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Navigating the False Advertising Claim

There are several commonly recurring defenses for false advertising claims.

April 29, 2014 Photo

Commercial claims for advertising liability are trending upward. There is a marked increase in the channels for promoting goods and services. Because of this, product manufacturers and service providers may find themselves at an increased risk when customers and clients don’t feel like they are getting what they paid for, or are enticed into purchasing something they don’t get. The basic premise behind false advertising claims is that consumers have the right to know what they are buying and to rely on statements from the seller as truthful.

False advertising claims are governed both by state and federal law. Elements of state-law claims for false advertising may include showing that the defendant advertised in a manner that was false or deceptive, the plaintiff was actually deceived by the advertising, the deception influenced purchasing decisions, and statements of the advertising defendant caused damages.

In addition to governing trademark infringement, the Lanham Act is the federal law governing false advertising claims. In order for the Lanham Act to apply, the false advertising must have a “substantial effect” on interstate commerce. In addition, the act requires that the advertising “misrepresent the nature, characteristics, qualities, or geographic origin” of the goods or services. Liability occurs when the plaintiff is “likely to be” damaged. The potential remedies under the Lanham Act include injunctive relief, monetary damages, retraction of the false advertising, and attorney fees.

There are several commonly recurring defenses for false advertising claims. Statements that are opinion rather than false expressions of fact are not actionable. Mere puffery is also a defense. Exaggerated statements upon which a reasonable buyer would not rely are not actionable. For example, advertising that the use of a particular product will “change your life” would not constitute false advertising. In addition, risk management may be the best defense. Many carriers are providing risk management advice to insureds as an ancillary service to coverage. One method of greatly reducing the potential for false advertising claims is to obtain a legal review of any marketing or advertising plans prior to publication. Compliance training is also an effective tool to prevent these claims.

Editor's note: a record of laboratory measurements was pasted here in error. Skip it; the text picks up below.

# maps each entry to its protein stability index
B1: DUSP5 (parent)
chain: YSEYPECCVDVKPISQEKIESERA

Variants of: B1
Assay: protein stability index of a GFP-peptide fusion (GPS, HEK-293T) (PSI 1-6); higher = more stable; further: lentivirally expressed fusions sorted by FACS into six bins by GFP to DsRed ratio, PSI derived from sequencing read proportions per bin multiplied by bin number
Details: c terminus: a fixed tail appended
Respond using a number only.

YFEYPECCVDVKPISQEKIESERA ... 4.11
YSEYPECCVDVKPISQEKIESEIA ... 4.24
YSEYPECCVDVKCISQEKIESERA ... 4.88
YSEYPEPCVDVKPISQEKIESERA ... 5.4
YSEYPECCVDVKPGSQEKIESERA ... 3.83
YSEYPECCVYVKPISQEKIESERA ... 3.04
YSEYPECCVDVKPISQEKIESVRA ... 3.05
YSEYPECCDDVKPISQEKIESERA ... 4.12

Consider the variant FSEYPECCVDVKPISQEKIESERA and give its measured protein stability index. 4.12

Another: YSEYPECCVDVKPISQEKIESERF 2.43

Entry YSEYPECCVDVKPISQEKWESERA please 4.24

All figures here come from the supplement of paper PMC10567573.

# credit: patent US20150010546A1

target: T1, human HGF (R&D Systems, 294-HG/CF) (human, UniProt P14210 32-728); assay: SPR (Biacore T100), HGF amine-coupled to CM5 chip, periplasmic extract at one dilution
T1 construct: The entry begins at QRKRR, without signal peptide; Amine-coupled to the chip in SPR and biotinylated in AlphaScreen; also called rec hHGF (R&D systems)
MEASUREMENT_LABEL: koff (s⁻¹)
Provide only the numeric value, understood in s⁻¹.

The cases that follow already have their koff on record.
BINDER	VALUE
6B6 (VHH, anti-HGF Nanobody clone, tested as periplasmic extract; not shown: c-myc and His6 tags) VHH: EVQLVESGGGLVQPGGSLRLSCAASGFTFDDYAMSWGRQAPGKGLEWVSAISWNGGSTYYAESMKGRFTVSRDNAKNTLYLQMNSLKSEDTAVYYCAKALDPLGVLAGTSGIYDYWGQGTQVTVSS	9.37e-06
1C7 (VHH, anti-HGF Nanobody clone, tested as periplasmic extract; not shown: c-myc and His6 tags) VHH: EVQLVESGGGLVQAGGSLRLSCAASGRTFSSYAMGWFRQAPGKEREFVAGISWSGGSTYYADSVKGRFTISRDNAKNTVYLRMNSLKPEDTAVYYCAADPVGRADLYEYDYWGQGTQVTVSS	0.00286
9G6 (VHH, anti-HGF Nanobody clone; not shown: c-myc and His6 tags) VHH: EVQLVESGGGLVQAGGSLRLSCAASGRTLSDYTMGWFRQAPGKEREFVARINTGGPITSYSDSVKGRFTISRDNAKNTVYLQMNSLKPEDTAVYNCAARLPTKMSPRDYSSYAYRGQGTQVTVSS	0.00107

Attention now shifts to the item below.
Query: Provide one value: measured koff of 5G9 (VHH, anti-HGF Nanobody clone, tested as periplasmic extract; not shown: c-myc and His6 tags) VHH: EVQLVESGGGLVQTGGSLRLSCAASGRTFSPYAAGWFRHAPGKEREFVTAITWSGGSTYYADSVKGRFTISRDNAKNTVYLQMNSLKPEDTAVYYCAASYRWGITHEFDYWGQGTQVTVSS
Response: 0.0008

Although there are a variety of policies available for advertising injury claims, the basic coverage is found in Part B of the ISO commercial general liability (CGL) policy. There is a good bit of case law involving coverage issues for advertising liability, and it could easily be the subject of another article. “Advertising injury” is typically defined in CGL policies as a publication (oral or written) that slanders or libels another, invades a right of privacy, misappropriates advertising ideas, or infringes on copyright, slogans, or trademarks. The 2013 amendments to the ISO CGL policy restrict claims for invasion of privacy when they involve a data breach or cyber liability claims. Insureds may need to evaluate purchasing additional coverage for those claims. Common exclusions under coverage include advertising injury that occurs as the result of a breach of contract, intentional distribution of false information, claims involving intellectual property, and electronic communications in many cases.

In addition to the Lanham Act and other state-law claims, the Federal Trade Commission (FTC) enforces truth-in-advertising laws on behalf of consumers—the requirements became law in 2000. The FTC will file suit in federal court often for injunctive relief, to freeze funds obtained by scams and other fraud, and to obtain compensation for victims. Claims by insureds for coverage may involve prosecution by the FTC, so you need to be aware of the commission’s ability to pursue violations.

Because advertising reaches a broad audience by nature, false advertising claims may be subject to class-action litigation. Although the actual damages and recovery by the individual consumer may be minuscule, the overall cost of this litigation is massive and can involve excess and reinsurance polices. They typically do not include claims for personal injuries but, rather, serve the purpose of protecting a class of individuals affected in the same way by deceptive or false practices of the seller. State attorneys general will also take on the protection of their consumers under state regulatory schemes.

The right false advertising claims can be very attractive to plaintiff’s attorneys, particularly in the class-action context. They require very little workup in terms of expert testimony. Individual (non-class) claims can be handled with minimal expense. Defending these claims requires expertise in this area both by the claims professional and local counsel. In addition, significant knowledge regarding the good or service at issue is necessary to evaluate and defend these claims effectively.  

About The Authors
Jim Pattillo

Jim Pattillo is a litigation partner with Christian & Small LLP in Birmingham, Ala. jlpattillo@csattorneys.com  

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